Arab Awakening

  • Article // Feb 04, 2015
    Jayson Casper
    During and immediately following the 2011 Egyptian uprising, Coptic activism reached new heights. Copts organized and came together to call for protection for their communities and rights more generally. However, particularly since the fall of the Muslim Brotherhood and the election of President Abdul-Fattah el-Sisi, such activism has declined. Today, the number of active, effective Coptic movements can be counted on one hand. This leaves the church carrying the mantle of Coptic identity, allowing the pope to decide whether or not to engage in politics. Thus far, Pope Tawadros has opted to back the new government, and Coptic citizens are following his example.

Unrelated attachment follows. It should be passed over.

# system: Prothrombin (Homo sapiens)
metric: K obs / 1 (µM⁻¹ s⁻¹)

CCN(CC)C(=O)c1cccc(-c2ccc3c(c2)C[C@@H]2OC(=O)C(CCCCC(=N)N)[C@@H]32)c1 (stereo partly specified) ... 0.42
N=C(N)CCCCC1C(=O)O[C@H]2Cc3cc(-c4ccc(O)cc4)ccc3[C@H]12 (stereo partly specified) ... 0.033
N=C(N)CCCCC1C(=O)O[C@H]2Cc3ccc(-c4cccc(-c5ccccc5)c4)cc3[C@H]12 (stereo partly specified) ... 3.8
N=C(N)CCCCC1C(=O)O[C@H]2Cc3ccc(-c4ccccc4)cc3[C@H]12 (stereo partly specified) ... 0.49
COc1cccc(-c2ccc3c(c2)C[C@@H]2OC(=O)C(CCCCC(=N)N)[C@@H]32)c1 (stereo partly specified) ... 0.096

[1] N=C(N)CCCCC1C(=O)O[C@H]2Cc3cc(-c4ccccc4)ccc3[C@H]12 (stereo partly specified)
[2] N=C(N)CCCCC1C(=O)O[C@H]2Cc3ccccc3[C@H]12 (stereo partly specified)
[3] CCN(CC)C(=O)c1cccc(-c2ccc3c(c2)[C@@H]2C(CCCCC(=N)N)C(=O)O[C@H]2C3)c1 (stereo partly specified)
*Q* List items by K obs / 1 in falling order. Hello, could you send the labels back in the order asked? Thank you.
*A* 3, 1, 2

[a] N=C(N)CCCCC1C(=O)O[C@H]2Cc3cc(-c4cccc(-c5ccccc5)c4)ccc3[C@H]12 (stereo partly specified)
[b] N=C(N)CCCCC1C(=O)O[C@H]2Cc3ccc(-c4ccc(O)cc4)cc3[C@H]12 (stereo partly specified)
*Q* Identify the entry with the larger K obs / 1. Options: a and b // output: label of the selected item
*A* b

• Also known as the “Arab Spring,” Arab Awakening refers to the series of revolutions which broke out in the Arab world in 2011 demanding, among other things, the overthrow of autocratic regimes. Beginning in Tunisia, the movement quickly spread to Egypt, Libya, Syria, Yemen, and Bahrain.